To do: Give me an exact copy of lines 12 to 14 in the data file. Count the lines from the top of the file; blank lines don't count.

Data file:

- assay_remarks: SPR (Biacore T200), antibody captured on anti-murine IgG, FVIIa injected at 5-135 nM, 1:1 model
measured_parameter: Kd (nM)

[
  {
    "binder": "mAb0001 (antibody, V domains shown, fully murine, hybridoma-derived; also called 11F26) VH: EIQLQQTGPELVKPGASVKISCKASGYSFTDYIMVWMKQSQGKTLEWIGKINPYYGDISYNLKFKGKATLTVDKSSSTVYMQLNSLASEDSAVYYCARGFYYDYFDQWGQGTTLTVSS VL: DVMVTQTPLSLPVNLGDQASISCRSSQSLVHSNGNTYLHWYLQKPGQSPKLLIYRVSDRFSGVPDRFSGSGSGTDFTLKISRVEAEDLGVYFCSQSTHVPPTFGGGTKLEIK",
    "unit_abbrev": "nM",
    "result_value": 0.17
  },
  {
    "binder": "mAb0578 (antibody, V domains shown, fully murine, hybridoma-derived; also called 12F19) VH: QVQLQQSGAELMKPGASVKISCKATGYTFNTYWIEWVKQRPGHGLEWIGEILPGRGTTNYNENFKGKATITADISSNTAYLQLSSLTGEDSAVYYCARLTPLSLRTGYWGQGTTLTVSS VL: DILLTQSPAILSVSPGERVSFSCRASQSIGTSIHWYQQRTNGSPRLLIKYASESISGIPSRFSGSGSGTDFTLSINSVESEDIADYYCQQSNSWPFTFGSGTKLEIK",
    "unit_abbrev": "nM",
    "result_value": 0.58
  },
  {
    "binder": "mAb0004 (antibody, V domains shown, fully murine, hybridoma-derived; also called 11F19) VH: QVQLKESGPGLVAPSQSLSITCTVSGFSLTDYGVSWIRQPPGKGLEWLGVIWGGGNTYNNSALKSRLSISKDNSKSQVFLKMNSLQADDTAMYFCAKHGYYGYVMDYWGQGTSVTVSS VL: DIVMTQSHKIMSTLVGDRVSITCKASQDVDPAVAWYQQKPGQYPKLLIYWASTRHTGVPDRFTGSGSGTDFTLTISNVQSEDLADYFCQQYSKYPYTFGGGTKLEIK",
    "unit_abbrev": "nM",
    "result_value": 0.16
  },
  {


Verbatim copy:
    "result_value": 0.58
  },
  {